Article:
Rosalind Mitchison on the history of Scotland
- Presbyteries and Profits: Calvinism and the Development of Capitalism in Scotland 1506-1707 by Gordon Marshall
Oxford, 406 pp, £18.00, September 1980, ISBN 0 19 827246 4
- The Jacobite Risings in Britain, 1689-1746 by Bruce Lenman
Eyre Methuen, 300 pp, £9.95, May 1980, ISBN 0 413 39650 9
It is over seventy years since Max Weber put forward the thesis that the Protestant ethic was closely linked to the ethos of capitalism, a thesis which has inspired a long-standing debate among historians. In the cases held to support the theory, Weber included Scotland. Economic historians have at various times commented on the paradox of the Scottish case, contrasting the backward economy of the country in the 17th century with its monolithic adherence to an extreme form of Calvinism, but nobody has, till now, taken the trouble to make a thorough study of whether the evidence from Scotland confirms or contradicts Weber’s theory. This book sets out to do just that, and it involves the author in a careful analysis of the structure of Weber’s argument as well as a consideration of Scottish dogma and enterprise. It is a pity that the title raises the irrelevant issue of presbyteries. Calvinism was a system of belief which in Scotland and some other countries was sustained by a presbyterian church structure, but could equally well make use of episcopacy.
Dr Marshall holds that the issue of Scottish economic development, or the lack of such development, is a red herring. The ‘medieval’ features of the economy, which prevented capital accumulation and deployment and the development of a skilled labour force, are treated as inbuilt. Weber’s thesis is shown to be, in fact, two separate theories: one, ‘that the modern capitalist mentality’ is based on neo-Calvinist theology as developed in the late 16th and the 17th century, and the other that this mentality has been a necessary feature in the development of modern capitalism. It is to the first of these two themes that Dr Marshall addresses himself.
The Calvinism that Weber looked to as the source of the spirit of capitalism was not that of Calvin himself but of later formulators. Neo-Calvinist thought hardened Calvin’s concept of predestination into the fully supralapsarian form enunciated at Dort, and built up with this a stress on the conduct of daily life which set forward for the elect hard work, asceticism, constant attention to detail and the scrutiny of one’s own behaviour. God granted his elect assurance of salvation, but the proof of this to the elect themselves lay in constant striving towards a godly life, and this striving had to be shown not only in personal relationships but in the faithful pursuit of one’s calling. The word ‘calling’ covered both a man’s personal relationship to God and his worldly occupation: the former was to be manifest in the latter. It was through rigorous self-analysis and constant application to duty that the elect ascertained his election, and since to doubt election was to demonstrate that one belonged to the reprobate, such analysis and application were the necessary seals of salvation.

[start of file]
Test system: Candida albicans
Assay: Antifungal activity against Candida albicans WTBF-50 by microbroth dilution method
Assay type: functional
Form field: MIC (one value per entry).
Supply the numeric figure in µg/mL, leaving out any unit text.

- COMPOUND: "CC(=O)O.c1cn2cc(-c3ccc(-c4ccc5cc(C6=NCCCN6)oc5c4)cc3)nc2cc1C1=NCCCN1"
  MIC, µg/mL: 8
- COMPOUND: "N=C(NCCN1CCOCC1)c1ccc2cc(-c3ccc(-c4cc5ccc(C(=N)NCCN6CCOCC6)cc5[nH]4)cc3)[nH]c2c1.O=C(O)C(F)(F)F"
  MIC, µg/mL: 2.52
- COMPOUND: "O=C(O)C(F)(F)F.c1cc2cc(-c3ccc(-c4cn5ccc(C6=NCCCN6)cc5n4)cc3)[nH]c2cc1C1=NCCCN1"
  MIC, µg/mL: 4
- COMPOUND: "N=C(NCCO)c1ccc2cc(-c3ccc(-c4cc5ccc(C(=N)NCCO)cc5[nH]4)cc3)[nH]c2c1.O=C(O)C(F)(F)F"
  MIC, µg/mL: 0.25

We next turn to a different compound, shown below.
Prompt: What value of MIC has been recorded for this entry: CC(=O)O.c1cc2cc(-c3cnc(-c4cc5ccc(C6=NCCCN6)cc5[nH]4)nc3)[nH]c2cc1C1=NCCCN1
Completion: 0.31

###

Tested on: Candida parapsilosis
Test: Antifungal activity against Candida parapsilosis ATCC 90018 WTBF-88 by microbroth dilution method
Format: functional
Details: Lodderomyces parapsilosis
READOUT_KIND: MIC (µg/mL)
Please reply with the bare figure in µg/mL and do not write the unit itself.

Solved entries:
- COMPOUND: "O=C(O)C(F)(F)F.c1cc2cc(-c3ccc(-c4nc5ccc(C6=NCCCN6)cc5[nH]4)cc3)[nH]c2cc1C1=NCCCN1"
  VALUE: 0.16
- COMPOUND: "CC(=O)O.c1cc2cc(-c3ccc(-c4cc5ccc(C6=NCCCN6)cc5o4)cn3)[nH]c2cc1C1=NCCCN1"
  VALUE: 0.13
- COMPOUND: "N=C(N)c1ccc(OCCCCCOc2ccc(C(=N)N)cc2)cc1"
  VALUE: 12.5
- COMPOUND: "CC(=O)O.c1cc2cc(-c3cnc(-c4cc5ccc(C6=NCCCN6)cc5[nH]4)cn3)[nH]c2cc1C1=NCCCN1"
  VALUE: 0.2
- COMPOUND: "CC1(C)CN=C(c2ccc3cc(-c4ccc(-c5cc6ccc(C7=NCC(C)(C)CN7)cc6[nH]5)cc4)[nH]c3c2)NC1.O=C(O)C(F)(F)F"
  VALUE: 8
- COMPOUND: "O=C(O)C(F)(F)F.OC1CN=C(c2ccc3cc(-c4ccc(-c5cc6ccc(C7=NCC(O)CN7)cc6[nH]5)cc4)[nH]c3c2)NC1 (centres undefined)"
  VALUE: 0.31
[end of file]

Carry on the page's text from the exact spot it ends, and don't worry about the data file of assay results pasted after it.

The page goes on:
Scottish theology, as Dr Marshall shows, was from the late 16th century fully neo-Calvinist. The sample of sermons analysed in support of this is representative, for neo-Calvinism was held to by both sides in the struggle over liturgy and episcopacy. When Arminianism became a political issue in England in the 1630s, the Scots, anxious to share in the same doctrinal scare, were, in fact, unable to produce any examples of heretical thought except an errant bishop in France. (William Forbes, who has been casually labelled Arminianist by some modern historians, seems to have been imbued with medieval Augustinianism.) ‘Arminian’ was a useful term of abuse and, along with accusations of incest and drunkenness, could be fastened on the King’s adherents, but the theories of Arminius have left no traces in 17th-century Scotland, not even as much as did Quakerism. There can be no doubt that the Calvinism which Weber saw as fostering the spirit of capitalism was the Calvinism uniformly held by those Scots capable of Protestant doctrinal thought.
But what did this come to mean in practice? Rigorous pursuit of an economic calling may be seen as an automatic route to capital accumulation, but this need not mean capitalist success. On the face of things, the government of Scotland was keen to promote economic development. Dr Marshall examines the economic legislation of the Scottish Parliaments and the Privy Council. Efforts were made to promote industries, privileges were offered to entrepreneurs, and infant industry was protected from foreign competition, as far as was possible in a system of protection which relied on a totally venal and inefficient customs service. An interesting example of Parliamentary concern for the economy is the Restoration legislation which attempted to combine industrial development with the solution of a social problem by ordering that vagabonds be compulsorily recruited as a serf labour-force for the ‘manufactories’, and sustained while undergoing training by a local rate.
Certainly the Acts of the Parliaments of Scotland give the impression of a constant drive for economic development. What Dr Marshall does not consider, in his analysis of the ethic shown in much of the legislation, is that the people who passed it in many cases did absolutely nothing to bring it into action. No locality can, for instance, be found impressing vagrants at its own cost into manufactories, and no industry took advantage of this subsidised but otherwise unattractive labour-force. When noblemen or merchant burgesses took off their Parliamentary robes and became potential ratepayers or employers, they could see that such legislation was impractical.